9 September 2021
Debate on the legacy of Jo Cox

Andrew Mitchell speaks in a debate on the legacy of Jo Cox and recounts his experiences of meeting her in Sudan and co-chairing, with her, the all-party group for friends of Syria.

Mr Andrew Mitchell (Sutton Coldfield) (Con)

It is a tremendous delight, indeed a privilege, to follow the hon. Member for Batley and Spen (Kim Leadbeater). On the strength of what she told the House today, no one on either side can be in any doubt that we will all look forward to the issues she takes up and to hearing what she has to say—in my case, from across the Chamber. I know she is going to make a tremendous contribution on behalf of her constituents.

It is 34 and a half years since I made my maiden speech, listened to by my father who was sitting on these Benches. We are all so pleased that the hon. Lady’s parents are here today to hear what she had to say and to see her maiden speech in the House of Commons. She spoke with enormous eloquence about her constituency, but she also spoke so kindly about her predecessors. I, of course, served first with Elizabeth Peacock, who was a formidable colleague, and the hon. Lady follows in the finest tradition of people who are outspoken and forceful on behalf of their constituents. The whole House will have enjoyed what she had to say today.

I knew Jo well, and I first met her when I was in El Fasher in Darfur, Sudan, with David Cameron in about 2006. She was there at a meeting to fight for the rights of women who were being brutalised, murdered and raped in Darfur. She was a huge presence then, so long ago. I also remember her for the trademark scarves she used to wear.

Jo approached me when she was elected to this House to ask whether I would join her in co-chairing the all-party group for friends of Syria, which I continue to co-chair with the hon. Member for Wirral South (Alison McGovern). Jo came along and asked whether I would join her, and I said I would be delighted. We worked together very closely in trying to deal with that huge humanitarian crisis, which saw more than 5 million Syrians on the move.

I well remember going with Jo to have tea with the Russian ambassador, who complained that I had said in this place that the behaviour of the Russians in bombing Aleppo was no different from the behaviour of the Nazis in bombing Guernica during the Spanish civil war. The Russians, wrongly in my view, took exception to that comparison. I will never forget that occasion because Jo, with her principled approach and self-evident decency, shredded that experienced diplomat and left him unable to speak. I have written about that episode, along with others, in my book, which is being published on 12 October—I am advised that it will be available in at least some good book shops.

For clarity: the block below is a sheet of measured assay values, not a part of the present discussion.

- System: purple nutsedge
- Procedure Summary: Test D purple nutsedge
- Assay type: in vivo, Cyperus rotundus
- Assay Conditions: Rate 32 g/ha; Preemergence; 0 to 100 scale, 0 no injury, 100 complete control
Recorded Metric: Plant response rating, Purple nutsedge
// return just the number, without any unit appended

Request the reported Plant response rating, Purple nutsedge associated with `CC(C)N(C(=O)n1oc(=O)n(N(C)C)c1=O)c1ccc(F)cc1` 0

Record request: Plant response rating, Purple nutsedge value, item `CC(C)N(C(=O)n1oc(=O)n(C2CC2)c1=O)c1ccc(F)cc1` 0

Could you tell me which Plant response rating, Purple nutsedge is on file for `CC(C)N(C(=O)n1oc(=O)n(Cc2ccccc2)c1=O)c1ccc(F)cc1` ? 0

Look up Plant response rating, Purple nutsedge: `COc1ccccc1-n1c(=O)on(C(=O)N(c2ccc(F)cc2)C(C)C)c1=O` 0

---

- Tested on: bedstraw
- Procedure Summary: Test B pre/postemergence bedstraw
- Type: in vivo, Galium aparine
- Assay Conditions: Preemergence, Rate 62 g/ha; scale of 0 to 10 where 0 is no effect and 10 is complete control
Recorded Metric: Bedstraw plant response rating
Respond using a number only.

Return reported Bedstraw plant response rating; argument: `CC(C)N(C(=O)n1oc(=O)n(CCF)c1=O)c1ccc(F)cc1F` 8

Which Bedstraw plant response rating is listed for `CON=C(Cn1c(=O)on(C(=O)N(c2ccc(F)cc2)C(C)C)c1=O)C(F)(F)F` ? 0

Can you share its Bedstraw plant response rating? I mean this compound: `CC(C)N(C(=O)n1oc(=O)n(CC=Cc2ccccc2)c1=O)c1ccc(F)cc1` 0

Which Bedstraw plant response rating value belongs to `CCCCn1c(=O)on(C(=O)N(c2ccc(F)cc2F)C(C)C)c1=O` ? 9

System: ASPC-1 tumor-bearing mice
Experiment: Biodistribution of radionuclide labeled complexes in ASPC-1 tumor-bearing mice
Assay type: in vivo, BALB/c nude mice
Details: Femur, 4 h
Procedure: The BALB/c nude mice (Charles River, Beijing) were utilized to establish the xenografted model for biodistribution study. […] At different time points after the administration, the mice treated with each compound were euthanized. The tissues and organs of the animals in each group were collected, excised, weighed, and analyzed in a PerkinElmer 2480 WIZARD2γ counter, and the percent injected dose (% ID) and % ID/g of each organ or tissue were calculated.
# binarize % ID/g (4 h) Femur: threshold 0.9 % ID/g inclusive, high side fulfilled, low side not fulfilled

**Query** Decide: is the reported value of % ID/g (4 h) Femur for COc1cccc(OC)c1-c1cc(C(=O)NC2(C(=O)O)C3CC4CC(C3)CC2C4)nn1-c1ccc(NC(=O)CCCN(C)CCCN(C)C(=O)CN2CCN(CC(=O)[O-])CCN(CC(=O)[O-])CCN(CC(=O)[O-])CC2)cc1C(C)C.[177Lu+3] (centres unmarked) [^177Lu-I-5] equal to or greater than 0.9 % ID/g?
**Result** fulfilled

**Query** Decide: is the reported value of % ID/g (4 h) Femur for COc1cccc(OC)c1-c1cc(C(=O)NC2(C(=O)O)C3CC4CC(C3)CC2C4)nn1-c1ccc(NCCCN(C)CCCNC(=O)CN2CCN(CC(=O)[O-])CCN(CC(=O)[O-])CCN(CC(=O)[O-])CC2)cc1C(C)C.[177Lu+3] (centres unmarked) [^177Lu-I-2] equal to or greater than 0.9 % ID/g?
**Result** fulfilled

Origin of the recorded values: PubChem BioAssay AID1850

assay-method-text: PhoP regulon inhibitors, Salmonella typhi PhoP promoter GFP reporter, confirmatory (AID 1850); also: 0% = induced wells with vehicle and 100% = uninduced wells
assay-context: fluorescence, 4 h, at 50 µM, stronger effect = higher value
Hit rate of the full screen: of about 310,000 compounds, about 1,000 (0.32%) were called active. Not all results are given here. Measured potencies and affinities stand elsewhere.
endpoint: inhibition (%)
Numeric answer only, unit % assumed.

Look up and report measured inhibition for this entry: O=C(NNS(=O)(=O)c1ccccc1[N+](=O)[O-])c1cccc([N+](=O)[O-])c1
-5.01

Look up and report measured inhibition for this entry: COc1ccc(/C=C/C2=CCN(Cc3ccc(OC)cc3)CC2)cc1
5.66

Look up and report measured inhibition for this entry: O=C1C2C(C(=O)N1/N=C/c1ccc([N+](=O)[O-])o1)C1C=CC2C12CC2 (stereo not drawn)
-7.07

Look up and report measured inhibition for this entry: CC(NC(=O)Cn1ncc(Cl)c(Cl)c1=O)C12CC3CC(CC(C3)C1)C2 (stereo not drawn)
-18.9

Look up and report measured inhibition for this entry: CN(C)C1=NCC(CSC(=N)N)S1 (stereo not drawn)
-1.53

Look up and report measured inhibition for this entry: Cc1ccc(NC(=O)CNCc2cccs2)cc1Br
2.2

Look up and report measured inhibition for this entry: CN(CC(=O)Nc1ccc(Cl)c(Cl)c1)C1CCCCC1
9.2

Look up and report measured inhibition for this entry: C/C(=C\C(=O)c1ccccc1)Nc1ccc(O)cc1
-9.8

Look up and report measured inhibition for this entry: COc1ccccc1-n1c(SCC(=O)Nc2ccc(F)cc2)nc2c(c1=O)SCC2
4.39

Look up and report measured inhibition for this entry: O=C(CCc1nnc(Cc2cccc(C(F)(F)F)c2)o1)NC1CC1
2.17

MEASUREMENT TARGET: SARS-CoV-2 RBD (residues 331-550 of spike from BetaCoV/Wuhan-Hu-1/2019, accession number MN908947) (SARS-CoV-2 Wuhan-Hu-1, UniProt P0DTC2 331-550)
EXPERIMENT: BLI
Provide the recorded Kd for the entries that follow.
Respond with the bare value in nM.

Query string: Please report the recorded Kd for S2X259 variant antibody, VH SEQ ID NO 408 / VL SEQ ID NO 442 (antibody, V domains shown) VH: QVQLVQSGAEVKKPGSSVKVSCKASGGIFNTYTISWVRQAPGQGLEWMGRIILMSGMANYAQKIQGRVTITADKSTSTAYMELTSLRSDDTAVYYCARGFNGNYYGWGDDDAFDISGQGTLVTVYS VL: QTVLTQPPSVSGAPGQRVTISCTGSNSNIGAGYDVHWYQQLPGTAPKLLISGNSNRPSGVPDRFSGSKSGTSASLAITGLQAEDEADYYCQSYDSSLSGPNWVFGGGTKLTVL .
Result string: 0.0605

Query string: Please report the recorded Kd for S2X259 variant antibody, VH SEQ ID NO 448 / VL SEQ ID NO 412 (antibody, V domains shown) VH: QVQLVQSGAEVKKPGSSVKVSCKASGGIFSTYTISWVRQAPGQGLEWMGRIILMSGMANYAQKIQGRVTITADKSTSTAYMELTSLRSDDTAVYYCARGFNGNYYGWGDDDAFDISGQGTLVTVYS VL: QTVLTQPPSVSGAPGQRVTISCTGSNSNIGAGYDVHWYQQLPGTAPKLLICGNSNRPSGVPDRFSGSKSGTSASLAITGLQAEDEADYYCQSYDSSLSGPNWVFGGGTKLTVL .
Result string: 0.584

When this House met following the murder of the sister of the hon. Member for Batley and Spen, it fell to me to pay the main tribute from the Conservative Back Benches. It was one of the most miserable occasions in my nearly 35 years in this House. Today, in my very short speech on Jo’s legacy, I want to share two areas where she set us all a very good example, on whichever side of the House we stand.

First, on almost any issue before the House, we would know in advance where Jo stood. That is an important point, because she was someone of such clarity and decency that, whatever the issue, those who knew her would know where she stood. She had a brand. Most of us do not have a brand or, if we do, we rather wish we did not, but she did. That is something to which all Members of Parliament should aspire—that the position we take on issues is clear and understandable.

Secondly, Jo was an example of something the public do not always appreciate about this place but which sees this place at its very best, and that is working across parties to find agreement with those who may, in many other areas, have a different political opinion. She epitomised that principled clarity of views and beliefs on so many occasions, and not just in the Select Committees, all-party groups and other ad hoc groupings that this place has in abundance. It is one of the best aspects of the House of Commons, and one that is most appreciated by our constituents when it comes to light, that where it really matters we can work together in the public interest and in the interests of those we represent and who have done us the great honour of sending us to this place.

The speech by the hon. Member for Batley and Spen epitomises that fact, and today’s debate is very much about it.